Gordon Campbell | Parliament TV | Parliament Today | Video | Questions Of the Day | Search

 


Minister hopes for positive start to 2003 year

16 December 2002 Media Statement

Minister hopes for positive start to 2003 school year


Education Minister Trevor Mallard is hoping for a positive start to the 2003 secondary school year by offering to go back to the Alternative Disputes Resolution Panel with the PPTA over the issue of non-degree teachers accessing a new top pay rate.

“I want a positive end to this issue, as we head into Christmas and the festive season. I also want a clean and positive start to the 2003 secondary school year so teachers and their students can focus on education, with no other distractions,” Trevor Mallard said.

The Alternative Disputes Resolution Panel in August recommended a $250 million settlement to the secondary teachers’ pay dispute that was ratified by 88 percent of the PPTA’s members. But the panel at the time said it couldn’t make a definitive recommendation about what should happen to the non-degree teachers.

“Recommendation 14 of the ADR’s final recommendations for the settlement of the secondary teachers collective agreement, states that the panel was prepared to reconvene if the parties were unable to “resolve the issue of whether G3 equivalent teachers should access the additional increment payable on 5 February, 2003, or the new step 14’,” Trevor Mallard said.

“The ministry, on my instruction, is agreeing to the panel reconvening to give a recommendation on the issue left open by recommendation 14.”

“The ministry will propose a list of degree-equivalent qualifications to the ADR panel,” Trevor Mallard said.

“Research has been going on to determine exactly which qualifications will be assessed as being degree-equivalent (level 7 or above on the NZQA qualifications framework) to enable teachers to access the new top salary scale. For instance, the Diploma in Home Science and Diploma in Physical Education from Otago University meet this test, as do other qualifications around the country.”


Attached is a copy of the Ministry of Education’s letter to the PPTA.


16 December 2002

Mr Kevin Bunker
National Secretary
PPTA
60 Willis Street


Dear Kevin

Ministers have reviewed whether the Alternative Dispute Resolution Panel should be reconvened to reconsider and finally resolve the issue of G3 Equivalent Teachers.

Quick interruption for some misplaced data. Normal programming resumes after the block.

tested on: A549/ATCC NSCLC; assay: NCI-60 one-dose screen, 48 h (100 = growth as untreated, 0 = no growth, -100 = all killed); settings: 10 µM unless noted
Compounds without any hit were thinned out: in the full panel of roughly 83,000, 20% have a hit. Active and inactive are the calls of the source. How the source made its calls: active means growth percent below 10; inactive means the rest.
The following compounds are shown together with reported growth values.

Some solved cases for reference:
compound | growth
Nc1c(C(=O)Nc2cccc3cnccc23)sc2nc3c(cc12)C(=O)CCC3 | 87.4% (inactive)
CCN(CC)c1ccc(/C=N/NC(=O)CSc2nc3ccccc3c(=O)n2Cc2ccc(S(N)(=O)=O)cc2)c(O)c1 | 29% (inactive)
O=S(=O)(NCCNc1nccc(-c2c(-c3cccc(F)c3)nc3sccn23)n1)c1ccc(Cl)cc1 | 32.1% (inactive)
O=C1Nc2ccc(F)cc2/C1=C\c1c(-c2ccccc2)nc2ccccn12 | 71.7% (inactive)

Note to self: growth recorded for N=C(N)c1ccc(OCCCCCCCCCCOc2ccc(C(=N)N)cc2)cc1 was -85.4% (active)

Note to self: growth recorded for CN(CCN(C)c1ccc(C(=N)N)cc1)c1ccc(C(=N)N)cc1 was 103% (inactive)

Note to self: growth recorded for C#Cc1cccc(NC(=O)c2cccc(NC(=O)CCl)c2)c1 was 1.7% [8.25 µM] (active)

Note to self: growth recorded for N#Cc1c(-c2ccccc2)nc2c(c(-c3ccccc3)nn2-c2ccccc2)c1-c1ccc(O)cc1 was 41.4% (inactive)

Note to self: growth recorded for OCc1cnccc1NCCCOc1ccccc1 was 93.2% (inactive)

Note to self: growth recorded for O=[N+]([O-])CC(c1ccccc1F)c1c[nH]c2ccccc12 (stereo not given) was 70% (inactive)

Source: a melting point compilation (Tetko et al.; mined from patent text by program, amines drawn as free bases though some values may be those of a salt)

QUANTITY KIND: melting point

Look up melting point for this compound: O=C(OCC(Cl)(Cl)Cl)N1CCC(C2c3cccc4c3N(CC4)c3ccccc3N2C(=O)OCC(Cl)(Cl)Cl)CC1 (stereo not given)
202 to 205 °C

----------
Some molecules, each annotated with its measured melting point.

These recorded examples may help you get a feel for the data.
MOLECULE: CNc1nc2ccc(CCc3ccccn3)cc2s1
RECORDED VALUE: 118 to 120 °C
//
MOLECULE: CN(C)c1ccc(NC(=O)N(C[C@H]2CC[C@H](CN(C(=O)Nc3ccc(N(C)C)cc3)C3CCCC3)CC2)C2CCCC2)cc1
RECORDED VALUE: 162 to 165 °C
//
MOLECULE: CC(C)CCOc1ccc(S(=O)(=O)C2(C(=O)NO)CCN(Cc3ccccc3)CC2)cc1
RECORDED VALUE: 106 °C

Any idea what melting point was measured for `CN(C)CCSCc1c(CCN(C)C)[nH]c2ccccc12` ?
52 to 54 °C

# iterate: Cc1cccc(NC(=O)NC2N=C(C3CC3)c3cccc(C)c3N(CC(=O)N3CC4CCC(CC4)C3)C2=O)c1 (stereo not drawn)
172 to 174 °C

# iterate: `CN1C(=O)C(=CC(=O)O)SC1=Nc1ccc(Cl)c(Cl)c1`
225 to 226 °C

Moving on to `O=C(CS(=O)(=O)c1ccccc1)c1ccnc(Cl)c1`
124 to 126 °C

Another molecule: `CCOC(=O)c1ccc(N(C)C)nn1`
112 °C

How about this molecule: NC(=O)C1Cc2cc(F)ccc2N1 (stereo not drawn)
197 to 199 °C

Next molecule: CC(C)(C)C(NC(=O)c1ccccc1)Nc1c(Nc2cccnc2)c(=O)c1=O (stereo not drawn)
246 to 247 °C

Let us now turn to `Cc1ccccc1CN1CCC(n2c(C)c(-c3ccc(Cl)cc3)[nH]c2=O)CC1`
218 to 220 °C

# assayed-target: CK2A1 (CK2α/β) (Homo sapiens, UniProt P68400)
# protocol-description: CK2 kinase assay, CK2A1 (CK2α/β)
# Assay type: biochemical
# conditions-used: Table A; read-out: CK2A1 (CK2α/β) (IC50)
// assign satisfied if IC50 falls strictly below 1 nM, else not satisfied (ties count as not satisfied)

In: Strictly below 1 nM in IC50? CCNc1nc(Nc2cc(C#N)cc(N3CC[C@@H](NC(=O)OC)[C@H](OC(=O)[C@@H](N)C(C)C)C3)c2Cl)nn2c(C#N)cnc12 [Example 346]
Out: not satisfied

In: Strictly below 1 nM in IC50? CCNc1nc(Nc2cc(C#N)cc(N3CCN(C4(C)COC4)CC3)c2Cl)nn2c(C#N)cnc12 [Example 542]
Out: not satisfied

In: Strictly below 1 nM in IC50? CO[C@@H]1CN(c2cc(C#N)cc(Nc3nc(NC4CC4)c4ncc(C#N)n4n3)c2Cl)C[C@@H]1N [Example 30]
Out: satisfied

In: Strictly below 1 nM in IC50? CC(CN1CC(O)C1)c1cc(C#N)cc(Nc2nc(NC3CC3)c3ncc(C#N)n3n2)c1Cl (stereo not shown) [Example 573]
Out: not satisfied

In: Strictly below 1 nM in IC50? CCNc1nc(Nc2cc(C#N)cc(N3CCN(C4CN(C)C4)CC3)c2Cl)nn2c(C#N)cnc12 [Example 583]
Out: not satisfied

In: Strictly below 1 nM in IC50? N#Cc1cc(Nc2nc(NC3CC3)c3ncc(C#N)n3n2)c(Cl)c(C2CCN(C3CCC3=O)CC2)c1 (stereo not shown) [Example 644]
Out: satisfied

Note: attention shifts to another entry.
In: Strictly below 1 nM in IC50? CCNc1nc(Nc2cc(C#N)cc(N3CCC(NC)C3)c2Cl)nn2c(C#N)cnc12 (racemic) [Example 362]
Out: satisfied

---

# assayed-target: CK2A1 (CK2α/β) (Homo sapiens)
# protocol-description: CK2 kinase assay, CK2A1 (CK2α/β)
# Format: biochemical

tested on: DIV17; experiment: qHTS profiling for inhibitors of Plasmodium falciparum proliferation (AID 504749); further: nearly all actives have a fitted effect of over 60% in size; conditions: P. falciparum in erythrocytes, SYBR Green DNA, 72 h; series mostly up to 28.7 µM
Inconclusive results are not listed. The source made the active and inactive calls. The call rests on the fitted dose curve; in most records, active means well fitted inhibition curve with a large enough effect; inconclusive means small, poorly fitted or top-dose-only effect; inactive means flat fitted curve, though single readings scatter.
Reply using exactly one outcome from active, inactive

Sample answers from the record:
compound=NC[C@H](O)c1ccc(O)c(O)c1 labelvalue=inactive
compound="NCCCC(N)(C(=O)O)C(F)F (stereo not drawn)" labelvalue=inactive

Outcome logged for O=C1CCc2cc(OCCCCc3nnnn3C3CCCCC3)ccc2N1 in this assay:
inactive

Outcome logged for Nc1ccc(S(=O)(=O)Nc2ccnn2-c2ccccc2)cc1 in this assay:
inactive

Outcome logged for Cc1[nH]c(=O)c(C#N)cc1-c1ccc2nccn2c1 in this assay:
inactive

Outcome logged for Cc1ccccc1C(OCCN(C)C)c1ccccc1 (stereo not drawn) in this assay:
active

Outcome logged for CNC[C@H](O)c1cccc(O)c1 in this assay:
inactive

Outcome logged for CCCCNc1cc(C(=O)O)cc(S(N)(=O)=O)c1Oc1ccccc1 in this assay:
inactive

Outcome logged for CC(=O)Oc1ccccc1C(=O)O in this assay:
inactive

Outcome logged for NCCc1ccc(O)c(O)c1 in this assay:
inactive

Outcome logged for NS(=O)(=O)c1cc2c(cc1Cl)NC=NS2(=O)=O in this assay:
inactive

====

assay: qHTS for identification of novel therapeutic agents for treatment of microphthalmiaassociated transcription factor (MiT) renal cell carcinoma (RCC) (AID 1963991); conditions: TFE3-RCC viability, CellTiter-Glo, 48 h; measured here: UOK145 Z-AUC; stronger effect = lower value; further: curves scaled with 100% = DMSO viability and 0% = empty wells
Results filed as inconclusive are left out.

Ministers decided before last week’s mediation that they would be willing to see the Panel reconvened if necessary. They have now confirmed that the Panel should be reconvened pursuant to recommendation 14 of the Panel’s final recommendations dated 19 August 2002. As a consequence, I will be making arrangements to reconvene the Panel with all possible speed.

I should explain the background to this decision.

Government does not concede that there is any legal obligation to reconvene the Panel on recommendation 14, and remains of the view that reference of this issue to the Ministerial Taskforce on Secondary Teacher Remuneration would be appropriate. However, Government acknowledges the urgent need to resolve the issue relating to G3 Equivalent Teachers.

You will be aware that considerable progress has been made on assessing qualifications as comparable to a degree, or level 7, on the Qualifications Framework. This work is on-going and will be made available to the Panel.

Yours sincerely

Chris Collins
Senior Manager

© Scoop Media

 
 
 
 
 
Parliament Headlines | Politics Headlines | Regional Headlines

 

Breed Laws Don’t Work: Vets On New National Dog Control Plan

It is pleasing therefore to see Louise Upston Associate Minister for Local Government calling for a comprehensive solution... However, relying on breed specific laws to manage dog aggression will not work. More>>

ALSO:

Corrections Corrected: Supreme Court Rules On Release Dates

Corrections has always followed the lawful rulings of the Court in its calculation of sentence release dates. On four previous occasions, the Court of Appeal had upheld Corrections’ practices in calculating pre-sentence detention. More>>

ALSO:

Not Waiting On Select Committee: Green Party Releases Medically-Assisted Dying Policy

“Adults with a terminal illness should have the right to choose a medically assisted death,” Green Party health spokesperson Kevin Hague said. “The Green Party does not support extending assisted dying to people who aren't terminally ill because we can’t be confident that this won't further marginalise the lives of people with disabilities." More>>

ALSO:

General Election Review: Changes To Electoral Act Introduced

More effective systems in polling places and earlier counting of advanced votes are on their way through proposed changes to our electoral laws, Justice Minister Amy Adams says. More>>

Gordon Campbell: On Our Posturing At The UN

In New York, Key basically took an old May 2 Washington Post article written by Barack Obama, recycled it back to the Americans, and still scored headlines here at home… We’ve had a double serving of this kind of comfort food. More>>

ALSO:

Treaty Settlements: Bills Delayed As NZ First Pulls Support

Ngāruahine, Te Atiawa and Taranaki are reeling today as they learnt that the third and final readings of each Iwi’s Historical Treaty Settlement Bills scheduled for this Friday, have been put in jeopardy by the actions of NZ First. More>>

ALSO:

Gordon Campbell: On The Damage De-Regulation Is Doing To Fisheries And Education, Plus Kate Tempest

Our faith in the benign workings of the market – and of the light-handed regulation that goes with it – has had a body count. Back in 1992, the free market friendly Health Safety and Employment Act gutted the labour inspectorate and turned forestry, mining and other workplace sites into death traps, long before the Pike River disaster. More>>

Get More From Scoop

 

LATEST HEADLINES

 
 
 
 
 
 
 
 
 
Parliament
Search Scoop  
 
 
Powered by Vodafone
NZ independent news